For Susan Davies, who headed the grassroots effort of Great Parks, Great Communities through the Trails and Open Space Coalition, the group became a huge part of her work life and her personal time, as she hosted countless meetings, created special committees, raised money, and commissioned polls.
Out of favor
For some, the work paid off. For others, not so much.
In Jack's case, for instance, the Charter Committee was able to agree on some less-than-radical alterations. City Council, however, wasn't particularly receptive. A few housekeeping items made the ballot, along with a proposed increase in pay for Council and the mayor. Voters passed most of those items, but not the pay increases.
"I do think in some ways we were political cover for that particular Council," Jack says, noting the public was unhappy and wanted to see the prospect of changes on the way.
Her advice to any future commission: "I would get some commitments from Council that they will take their recommendations seriously and let the voters decide if they're good recommendations."
It was a similar story for Davies. Once county commissioners expressed their distaste for a ballot measure to create a tax for regional parks maintenance, her group's work was flushed.
Davies feels like she was the victim of a political sea change. When her group first formed, politicians were interested in it because the recession had decimated parks budgets. But by 2011, budgets had recovered somewhat, and there was a political push led by Jeff Crank of Americans for Prosperity against new taxes.
What's more, Davies says, despite asking city and county leaders repeatedly to help the group shape a ballot proposal, she never got any advice.
"The hard part is when you tell them over and over, 'Tell us what you think,'" she says.
Davies says the process did teach her something: "The policy-makers never promise to honor the work."
On the bright side
Not all of these stories end tragically. Stuart was really happy with the positive reception that the Sustainable Funding Committee received from City Council.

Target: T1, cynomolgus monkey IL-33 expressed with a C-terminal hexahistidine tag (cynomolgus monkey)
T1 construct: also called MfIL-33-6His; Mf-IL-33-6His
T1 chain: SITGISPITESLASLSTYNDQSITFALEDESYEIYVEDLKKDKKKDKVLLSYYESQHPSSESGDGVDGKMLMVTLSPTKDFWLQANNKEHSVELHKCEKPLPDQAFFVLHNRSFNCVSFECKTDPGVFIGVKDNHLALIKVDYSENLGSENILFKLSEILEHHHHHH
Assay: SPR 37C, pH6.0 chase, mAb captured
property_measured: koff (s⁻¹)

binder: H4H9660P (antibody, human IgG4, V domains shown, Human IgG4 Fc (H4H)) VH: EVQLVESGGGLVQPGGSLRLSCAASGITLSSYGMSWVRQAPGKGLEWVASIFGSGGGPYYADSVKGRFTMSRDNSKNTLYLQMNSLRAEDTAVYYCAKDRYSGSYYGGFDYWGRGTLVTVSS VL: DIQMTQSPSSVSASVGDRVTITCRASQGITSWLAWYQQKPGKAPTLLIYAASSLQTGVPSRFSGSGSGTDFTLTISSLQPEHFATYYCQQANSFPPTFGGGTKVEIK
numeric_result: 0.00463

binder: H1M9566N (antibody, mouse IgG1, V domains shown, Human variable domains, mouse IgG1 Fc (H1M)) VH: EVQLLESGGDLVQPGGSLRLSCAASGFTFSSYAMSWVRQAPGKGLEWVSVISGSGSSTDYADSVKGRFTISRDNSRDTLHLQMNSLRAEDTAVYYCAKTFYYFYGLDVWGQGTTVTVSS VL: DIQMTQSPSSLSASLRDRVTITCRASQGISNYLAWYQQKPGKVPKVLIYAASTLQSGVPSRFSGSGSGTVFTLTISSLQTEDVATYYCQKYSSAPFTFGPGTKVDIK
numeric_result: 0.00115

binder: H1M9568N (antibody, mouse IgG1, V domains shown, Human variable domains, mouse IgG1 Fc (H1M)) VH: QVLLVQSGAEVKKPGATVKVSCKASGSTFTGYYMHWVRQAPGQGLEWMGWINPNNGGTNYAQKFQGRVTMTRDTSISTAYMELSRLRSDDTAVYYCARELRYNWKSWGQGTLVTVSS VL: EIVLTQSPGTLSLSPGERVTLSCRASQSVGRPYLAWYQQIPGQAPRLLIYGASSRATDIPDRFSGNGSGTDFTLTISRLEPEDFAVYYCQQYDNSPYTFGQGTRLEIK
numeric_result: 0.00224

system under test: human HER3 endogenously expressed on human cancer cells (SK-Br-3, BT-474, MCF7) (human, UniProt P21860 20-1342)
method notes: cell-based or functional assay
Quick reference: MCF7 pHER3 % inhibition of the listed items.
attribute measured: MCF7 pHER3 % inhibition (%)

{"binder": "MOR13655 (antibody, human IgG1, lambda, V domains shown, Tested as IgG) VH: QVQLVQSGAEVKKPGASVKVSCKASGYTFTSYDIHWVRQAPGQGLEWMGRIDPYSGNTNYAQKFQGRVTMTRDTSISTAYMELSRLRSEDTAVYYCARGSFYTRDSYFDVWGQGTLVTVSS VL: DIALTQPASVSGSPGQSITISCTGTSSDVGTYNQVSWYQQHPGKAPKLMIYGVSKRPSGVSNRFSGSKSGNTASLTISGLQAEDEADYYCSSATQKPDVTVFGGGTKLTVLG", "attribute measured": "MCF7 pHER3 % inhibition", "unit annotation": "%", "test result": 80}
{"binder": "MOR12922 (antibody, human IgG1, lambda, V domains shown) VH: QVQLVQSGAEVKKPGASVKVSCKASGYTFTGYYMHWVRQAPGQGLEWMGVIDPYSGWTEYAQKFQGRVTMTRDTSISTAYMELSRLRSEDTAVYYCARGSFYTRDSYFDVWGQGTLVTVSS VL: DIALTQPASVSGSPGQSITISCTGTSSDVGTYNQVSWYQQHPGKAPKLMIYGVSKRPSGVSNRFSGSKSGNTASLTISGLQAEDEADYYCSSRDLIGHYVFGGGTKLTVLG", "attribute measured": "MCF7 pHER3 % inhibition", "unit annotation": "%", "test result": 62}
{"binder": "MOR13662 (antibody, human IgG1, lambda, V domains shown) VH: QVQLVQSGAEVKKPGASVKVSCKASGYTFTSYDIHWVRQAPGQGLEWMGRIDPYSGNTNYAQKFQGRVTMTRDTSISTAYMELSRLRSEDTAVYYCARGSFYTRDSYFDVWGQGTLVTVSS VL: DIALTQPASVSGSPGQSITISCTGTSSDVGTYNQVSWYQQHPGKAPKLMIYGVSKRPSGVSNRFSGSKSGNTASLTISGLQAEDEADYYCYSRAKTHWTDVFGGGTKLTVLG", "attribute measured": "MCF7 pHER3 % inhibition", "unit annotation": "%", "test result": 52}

The committee was the subject of much press and a lot of Council attention — Councilors even sat in on the group's meetings. The committee's suggestions were, in some cases, implemented as soon as they were identified, sans a final report.
Although all the specific suggestions were not immediately adopted, Stuart feels the wider themes of the committee's work were absorbed.
"Over the next five years, 10 years, [we hope they'll] take it as a road map," he says. "...If you look at the Council today, it's a lot different than it was two years ago. If you look at the staff, a lot of people that were even working with us aren't there anymore."
Surprisingly, Lally, too, looks on the bright side. He says he's weathered the public criticism his Memorial group has received. And despite evidence to the contrary, he still thinks the work done will be honored.
"The body of work that the citizens commission did — that I was fortunate enough to chair — if you look at where they are today, and the conversation the [task force] is having today, it's the same conversation," he says.
Whether their work came to something or not, most volunteers seem to come out saying they valued the experience.
They met interesting people. They enjoyed giving something back. They learned some things about their city.
Even if they also learned, as Lally puts it, "This is a contact sport."